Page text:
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Hospice Care Can Keep Loved Ones Home During The Holidays

Hospice Care Can Keep Loved Ones Home During the Holidays

The song: “There is No Place Like Home for the Holidays” sung by the familiar voice of Perry Como, creates a feeling of coming home to a warm, full house at Christmas time. Surrounded by family and friends, celebrating the season, sharing meals and memories – home is where the heart is. No one wants to think about hospice when the holidays are approaching, but this is precisely when it should be considered. Hospice care can keep loved ones at home and in the thick of all the family activities while their pain and symptoms are expertly managed, improving quality of life.

Care That Keeps Loved Ones Home

Hospice enables your loved one to be where they feel most comfortable: their home. From medical support and personal care to companionship, hospice brings peace of mind to patients and their families this time of year and all through the year. Families often put off seeking hospice care until after the holidays, but hospice can actually help their loved one stay at home in the center of family holiday activities while their caregivers manage their pain and symptoms, improving their quality of life.

Caregiving During the Holidays

While the holiday season ushers in family traditions, the needs of your loved one with an end-stage illness don’t take holiday. As a caregiver for someone under hospice care, how can you create a memorable time together during the holidays without feeling overwhelmed? Here are a few ideas to help you navigate the holidays.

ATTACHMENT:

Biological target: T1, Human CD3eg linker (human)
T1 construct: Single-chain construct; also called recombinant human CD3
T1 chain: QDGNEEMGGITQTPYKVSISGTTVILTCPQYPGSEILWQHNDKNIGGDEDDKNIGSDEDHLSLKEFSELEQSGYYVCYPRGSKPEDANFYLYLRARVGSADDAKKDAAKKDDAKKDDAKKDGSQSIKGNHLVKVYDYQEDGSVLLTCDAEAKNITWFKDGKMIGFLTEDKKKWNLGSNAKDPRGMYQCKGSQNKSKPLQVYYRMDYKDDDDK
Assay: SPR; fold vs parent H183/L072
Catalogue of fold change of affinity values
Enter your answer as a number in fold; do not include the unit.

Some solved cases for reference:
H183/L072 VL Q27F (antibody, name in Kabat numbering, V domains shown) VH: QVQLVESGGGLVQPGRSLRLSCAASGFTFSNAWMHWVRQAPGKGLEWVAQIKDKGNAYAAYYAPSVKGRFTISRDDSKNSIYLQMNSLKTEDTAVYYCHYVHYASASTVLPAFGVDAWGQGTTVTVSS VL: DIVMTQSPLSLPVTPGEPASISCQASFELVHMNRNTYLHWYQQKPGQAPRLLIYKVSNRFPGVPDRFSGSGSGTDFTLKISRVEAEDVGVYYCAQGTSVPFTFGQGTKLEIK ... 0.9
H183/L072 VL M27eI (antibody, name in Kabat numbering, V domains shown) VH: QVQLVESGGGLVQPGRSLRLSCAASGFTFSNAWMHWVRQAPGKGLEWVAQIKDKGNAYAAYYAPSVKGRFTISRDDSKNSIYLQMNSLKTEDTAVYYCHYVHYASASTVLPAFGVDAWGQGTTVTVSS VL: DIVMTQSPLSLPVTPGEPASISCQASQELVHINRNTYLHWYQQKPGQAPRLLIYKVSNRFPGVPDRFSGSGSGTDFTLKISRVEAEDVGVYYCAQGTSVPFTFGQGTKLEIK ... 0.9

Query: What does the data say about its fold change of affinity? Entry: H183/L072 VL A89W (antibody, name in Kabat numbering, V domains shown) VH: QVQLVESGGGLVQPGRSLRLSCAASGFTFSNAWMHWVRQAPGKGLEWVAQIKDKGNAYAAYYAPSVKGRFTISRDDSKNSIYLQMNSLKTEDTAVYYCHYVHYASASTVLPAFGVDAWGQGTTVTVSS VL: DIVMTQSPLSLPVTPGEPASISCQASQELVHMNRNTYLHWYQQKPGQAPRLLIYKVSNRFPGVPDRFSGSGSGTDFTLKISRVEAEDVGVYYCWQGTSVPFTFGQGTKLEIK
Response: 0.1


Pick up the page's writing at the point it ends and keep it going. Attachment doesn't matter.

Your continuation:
Simplify Your Plans
Many caregivers likely had to rearrange much of their lives to prioritize caring for a loved one; the holidays are no different. Consider a couple of these options:

  • Order takeout or delivery rather than cooking an elaborate meal.
  • Scale back on gift-giving or forgo exchanging gifts.
  • Cut back on activities that cause stress, watch holiday movies, take a car ride to look at lights, or play holiday music.

Remember Self Care – avoid fatigue and burnout, remember to sleep, drink water, eat well, and move your body. Try to engage in a 15-minute walk.

Ask For Help – requesting help is a necessity any time of the year for caregivers, especially during holidays. Don’t hesitate to ask family or friends to step in, even a few hours can be a huge relief.

Make Memories – creating a memorable holiday season for your loved one is a gift to them and to yourself. Take a walk down memory lane with an old photo album, interact, and ask questions.

The Takeaway Gift

Caring for a loved one during the holidays can be emotionally demanding, but it is also an opportunity to express love, create lasting memories, and find comfort in togetherness. By embracing open communication, creating new traditions, fostering emotional connections, and practicing self-care, you can rest assured that the holiday season remains a time of love and hope. Remember, the greatest gift you can give your loved one is your presence, understanding, and love during their final journey.